Suddenly slow lstat syscalls on CURRENT from Juli

Beat Gätzi beat at
Sun Jan 2 14:51:09 UTC 2011

On 02.01.2011 01:36, Julian Elischer wrote:
> On 1/1/11 9:26 AM, Kostik Belousov wrote:
>> On Sat, Jan 01, 2011 at 05:59:10PM +0100, Beat G?tzi wrote:
>>> On 01.01.2011 17:46, Kostik Belousov wrote:
>>>> On Sat, Jan 01, 2011 at 05:42:58PM +0100, Beat G?tzi wrote:
>>>>> On 01.01.2011 17:12, Kostik Belousov wrote:
>>>>>> On Sat, Jan 01, 2011 at 05:00:56PM +0100, Beat G?tzi wrote:
>>>>>>> On 01.01.2011 16:45, Kostik Belousov wrote:
>>>>>>>> Check the output of sysctl kern.maxvnodes and vfs.numvnodes. I
>>>>>>>> suspect
>>>>>>>> they are quite close or equial. If yes, consider increasing
>>>>>>>> maxvnodes.
>>>>>>>> Another workaround, if you have huge nested directories
>>>>>>>> hierarhy, is
>>>>>>>> to set vfs.vlru_allow_cache_src to 1.
>>>>>>> Thanks for the hint. kern.maxvnodes and vfs.numvnodes were equal:
>>>>>>> # sysctl kern.maxvnodes vfs.numvnodes
>>>>>>> kern.maxvnodes: 100000
>>>>>>> vfs.numvnodes: 100765
>>>>>>> I've increased kern.maxvnodes and the problem was gone until
>>>>>>> vfs.numvnodes reached the value of kern.maxvnodes again:
>>>>>>> # sysctl kern.maxvnodes vfs.numvnodes
>>>>>>> kern.maxvnodes: 150000
>>>>>>> vfs.numvnodes: 150109
>>>>>> The processes should be stuck in "vlruwk" state, that can be
>>>>>> checked with ps or '^T' on the terminal.
>>>>> Yes, there are various processes in "vlruwk" state,
>>>>>>> As the directory structure is quite huge on this server I've set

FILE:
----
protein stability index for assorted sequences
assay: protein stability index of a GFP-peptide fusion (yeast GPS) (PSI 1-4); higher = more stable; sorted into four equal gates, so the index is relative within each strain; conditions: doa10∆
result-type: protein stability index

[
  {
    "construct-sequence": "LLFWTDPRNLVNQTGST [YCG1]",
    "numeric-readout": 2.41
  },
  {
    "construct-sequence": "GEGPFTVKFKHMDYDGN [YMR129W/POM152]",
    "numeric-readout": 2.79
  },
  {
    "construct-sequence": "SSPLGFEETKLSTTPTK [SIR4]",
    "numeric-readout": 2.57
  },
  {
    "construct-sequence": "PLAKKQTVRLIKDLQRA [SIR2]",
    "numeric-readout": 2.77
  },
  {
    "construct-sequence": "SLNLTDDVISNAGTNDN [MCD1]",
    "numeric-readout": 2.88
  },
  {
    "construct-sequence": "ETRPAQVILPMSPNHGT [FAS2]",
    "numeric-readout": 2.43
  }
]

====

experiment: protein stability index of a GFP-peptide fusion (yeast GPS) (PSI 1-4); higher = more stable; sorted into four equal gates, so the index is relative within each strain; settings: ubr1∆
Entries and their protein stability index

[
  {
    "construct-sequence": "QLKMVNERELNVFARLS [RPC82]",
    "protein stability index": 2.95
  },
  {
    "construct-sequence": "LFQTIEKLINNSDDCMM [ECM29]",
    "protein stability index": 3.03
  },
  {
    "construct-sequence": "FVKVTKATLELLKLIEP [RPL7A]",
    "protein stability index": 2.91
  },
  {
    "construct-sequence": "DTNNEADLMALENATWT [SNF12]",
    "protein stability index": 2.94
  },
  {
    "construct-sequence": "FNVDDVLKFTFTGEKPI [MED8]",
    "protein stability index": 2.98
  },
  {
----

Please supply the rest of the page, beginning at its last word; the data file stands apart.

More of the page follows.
>>>>>>> vfs.vlru_allow_cache_src to one now.
>>>>>> Did it helped ?
>>>>> No, it doesn't looks like setting vfs.vlru_allow_cache_src helped. The
>>>>> problem was gone when I increased kern.maxvnodes until vfs.numvnodes
>>>>> reached that level. I've stopped all running deamons but numvnodes
>>>>> doesn't decrease.
>>>> Stopping the daemons would not decrease the count of cached vnodes.
>>>> What you can do is to call unmount on the filesystems. Supposedly, the
>>>> filesystems are busy and unmount shall fail, but it will force freed
>>>> the vnodes that are unused by any process.
>>> That freed around 1500 vnodes. At the moment the vfs.numvnodes doesn't
>>> increase rapidly and the server is usable. I will keep an eye it to see
>>> if I run into the same problem again.
>> This is too small amount of vnodes to be freed for the typical system,
>> and it feels like a real vnode leak. It would be helpful if you tried
>> to identify the load that causes the situation to occur.
>> You are on the UFS, right ?
> try running sockstat to a file and looking to see what is open..
> it could just be a normal leak.

The sockstat output looks normal at least to me:


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